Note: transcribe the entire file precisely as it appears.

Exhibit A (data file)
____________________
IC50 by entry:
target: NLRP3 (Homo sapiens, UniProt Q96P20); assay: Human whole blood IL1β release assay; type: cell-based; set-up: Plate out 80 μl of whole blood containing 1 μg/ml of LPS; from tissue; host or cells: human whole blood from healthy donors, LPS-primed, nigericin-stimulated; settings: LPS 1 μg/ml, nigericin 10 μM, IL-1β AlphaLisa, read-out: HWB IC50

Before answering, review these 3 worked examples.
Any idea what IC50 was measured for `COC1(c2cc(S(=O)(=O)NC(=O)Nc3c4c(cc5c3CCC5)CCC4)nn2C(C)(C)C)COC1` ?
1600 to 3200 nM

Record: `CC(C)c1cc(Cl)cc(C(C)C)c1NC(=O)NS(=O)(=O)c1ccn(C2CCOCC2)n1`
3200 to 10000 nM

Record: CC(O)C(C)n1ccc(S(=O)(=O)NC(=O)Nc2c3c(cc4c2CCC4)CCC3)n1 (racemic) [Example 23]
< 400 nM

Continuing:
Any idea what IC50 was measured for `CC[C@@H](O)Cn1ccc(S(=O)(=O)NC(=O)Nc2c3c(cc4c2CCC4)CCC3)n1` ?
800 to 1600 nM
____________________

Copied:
IC50 by entry:
target: NLRP3 (Homo sapiens, UniProt Q96P20); assay: Human whole blood IL1β release assay; type: cell-based; set-up: Plate out 80 μl of whole blood containing 1 μg/ml of LPS; from tissue; host or cells: human whole blood from healthy donors, LPS-primed, nigericin-stimulated; settings: LPS 1 μg/ml, nigericin 10 μM, IL-1β AlphaLisa, read-out: HWB IC50

Before answering, review these 3 worked examples.
Any idea what IC50 was measured for `COC1(c2cc(S(=O)(=O)NC(=O)Nc3c4c(cc5c3CCC5)CCC4)nn2C(C)(C)C)COC1` ?
1600 to 3200 nM

Record: `CC(C)c1cc(Cl)cc(C(C)C)c1NC(=O)NS(=O)(=O)c1ccn(C2CCOCC2)n1`
3200 to 10000 nM

Record: CC(O)C(C)n1ccc(S(=O)(=O)NC(=O)Nc2c3c(cc4c2CCC4)CCC3)n1 (racemic) [Example 23]
< 400 nM

Continuing:
Any idea what IC50 was measured for `CC[C@@H](O)Cn1ccc(S(=O)(=O)NC(=O)Nc2c3c(cc4c2CCC4)CCC3)n1` ?
800 to 1600 nM